Broken Down Stuff

Vermont Public Radio is filled with cheery news. Worst Super Bowl. Lousiest State of the Union Address.

More locally, the Honda buried at the neighbors has fully emerged. Where the headlights should be are two gaping holes, the lights themselves on top of the car.

My 20-year-old sets her gas cap on top of her car and drives off in a rush. When she discovers this, I send her to the auto parts store, where she suspects the guys behind the counter are laughing at her. Why not? I ask. I laughed at you. Give me a little mirth, girl. She laughs, too, delighted the cap is nine dollars. What a deal I got, she says.

I resist pointing out that a better deal would have been not losing it. I’ve gotten a nine-dollar laugh out of this one.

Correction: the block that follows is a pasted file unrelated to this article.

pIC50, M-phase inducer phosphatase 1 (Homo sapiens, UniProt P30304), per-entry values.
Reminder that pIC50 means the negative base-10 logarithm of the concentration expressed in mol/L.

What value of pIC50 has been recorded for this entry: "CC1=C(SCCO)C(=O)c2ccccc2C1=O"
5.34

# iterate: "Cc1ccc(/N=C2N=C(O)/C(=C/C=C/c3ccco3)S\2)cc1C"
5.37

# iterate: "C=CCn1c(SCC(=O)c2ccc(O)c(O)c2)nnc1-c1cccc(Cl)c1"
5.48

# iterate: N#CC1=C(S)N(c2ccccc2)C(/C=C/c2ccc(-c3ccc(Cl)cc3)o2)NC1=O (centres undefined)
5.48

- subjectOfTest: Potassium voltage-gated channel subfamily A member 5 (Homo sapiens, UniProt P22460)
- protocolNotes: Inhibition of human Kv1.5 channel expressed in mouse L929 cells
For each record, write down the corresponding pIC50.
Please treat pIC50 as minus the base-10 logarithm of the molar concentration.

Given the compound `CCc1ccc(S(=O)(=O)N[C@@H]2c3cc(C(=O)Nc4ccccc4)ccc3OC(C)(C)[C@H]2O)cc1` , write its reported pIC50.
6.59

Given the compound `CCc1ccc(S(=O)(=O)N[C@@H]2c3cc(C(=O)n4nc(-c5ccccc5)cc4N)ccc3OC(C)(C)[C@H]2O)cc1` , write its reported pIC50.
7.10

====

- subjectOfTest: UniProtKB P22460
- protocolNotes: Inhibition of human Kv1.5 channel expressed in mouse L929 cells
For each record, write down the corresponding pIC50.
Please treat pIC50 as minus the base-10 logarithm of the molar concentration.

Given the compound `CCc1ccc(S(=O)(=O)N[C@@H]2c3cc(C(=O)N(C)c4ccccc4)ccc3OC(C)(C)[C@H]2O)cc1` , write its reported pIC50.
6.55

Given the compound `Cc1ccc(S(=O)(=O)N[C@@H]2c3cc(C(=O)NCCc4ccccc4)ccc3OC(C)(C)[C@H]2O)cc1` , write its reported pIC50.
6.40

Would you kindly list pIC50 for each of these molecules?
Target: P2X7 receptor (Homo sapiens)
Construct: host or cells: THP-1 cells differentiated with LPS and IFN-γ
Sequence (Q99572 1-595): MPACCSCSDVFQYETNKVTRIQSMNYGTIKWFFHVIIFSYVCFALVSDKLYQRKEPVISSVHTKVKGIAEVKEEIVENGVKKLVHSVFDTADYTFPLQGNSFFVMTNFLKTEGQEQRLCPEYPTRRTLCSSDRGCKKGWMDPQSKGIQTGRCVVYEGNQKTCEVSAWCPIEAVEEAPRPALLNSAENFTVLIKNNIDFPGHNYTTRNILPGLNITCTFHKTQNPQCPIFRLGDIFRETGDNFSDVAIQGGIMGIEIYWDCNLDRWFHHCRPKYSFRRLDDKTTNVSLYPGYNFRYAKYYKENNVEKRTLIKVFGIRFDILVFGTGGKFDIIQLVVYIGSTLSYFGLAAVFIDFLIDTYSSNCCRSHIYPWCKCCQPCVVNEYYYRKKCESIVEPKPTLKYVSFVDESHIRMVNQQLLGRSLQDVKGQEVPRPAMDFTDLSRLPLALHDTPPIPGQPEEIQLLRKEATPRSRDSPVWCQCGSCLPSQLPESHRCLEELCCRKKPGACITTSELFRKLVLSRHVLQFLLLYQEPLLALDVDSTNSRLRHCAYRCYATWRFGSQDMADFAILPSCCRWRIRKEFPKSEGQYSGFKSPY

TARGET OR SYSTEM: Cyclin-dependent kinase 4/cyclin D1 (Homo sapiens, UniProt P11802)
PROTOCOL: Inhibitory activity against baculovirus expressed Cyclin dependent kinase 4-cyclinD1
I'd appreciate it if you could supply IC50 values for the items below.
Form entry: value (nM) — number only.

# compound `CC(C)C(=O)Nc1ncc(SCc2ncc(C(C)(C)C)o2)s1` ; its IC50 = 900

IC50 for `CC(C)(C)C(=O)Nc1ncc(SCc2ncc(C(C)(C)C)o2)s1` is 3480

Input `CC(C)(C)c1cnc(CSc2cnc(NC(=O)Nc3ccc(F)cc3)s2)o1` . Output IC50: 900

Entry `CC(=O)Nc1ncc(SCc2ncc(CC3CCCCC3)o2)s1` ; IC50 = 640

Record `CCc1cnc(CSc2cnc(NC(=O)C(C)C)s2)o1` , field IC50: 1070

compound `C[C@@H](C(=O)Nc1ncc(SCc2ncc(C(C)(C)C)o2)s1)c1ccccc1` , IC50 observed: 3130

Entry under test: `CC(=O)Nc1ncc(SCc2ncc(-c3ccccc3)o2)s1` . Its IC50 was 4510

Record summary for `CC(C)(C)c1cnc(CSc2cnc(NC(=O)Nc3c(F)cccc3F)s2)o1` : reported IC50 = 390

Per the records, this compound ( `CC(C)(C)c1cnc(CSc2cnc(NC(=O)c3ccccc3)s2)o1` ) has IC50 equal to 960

It’s February. This is the time of year when things get worse in Vermont, but also better. I’ve lived here a long time, and generally I like living in Vermont. I actually like it very much, despite the things in Vermont that aren’t cool but are hardly endemic to Vermont—isolation and intergenerational poverty and the increasing bent in American life to see the world in narrowed vision.

This is the time of year when  cabin fever begins to creep in with a kind of communal silliness. We are all together in this. Even folks who foray out to Florida or California, winter is long, and then longer, and then even longer.

February marks the time of both weeping and giggling. The light floods back, more every day, crazy-making. Spring may be far off, but the scent is in the air.


By Brett Ann Stanciu

Brett Ann Stanciu lives with her two daughters in Hardwick, Vermont. Her creative nonfiction book, Unstitched: My Journey to Understand Opioid Addiction and How People and Communities Can Heal, will be published by Steerforth Press in September 2021. Her novel about rural life in Vermont, Hidden View, was published in 2015.


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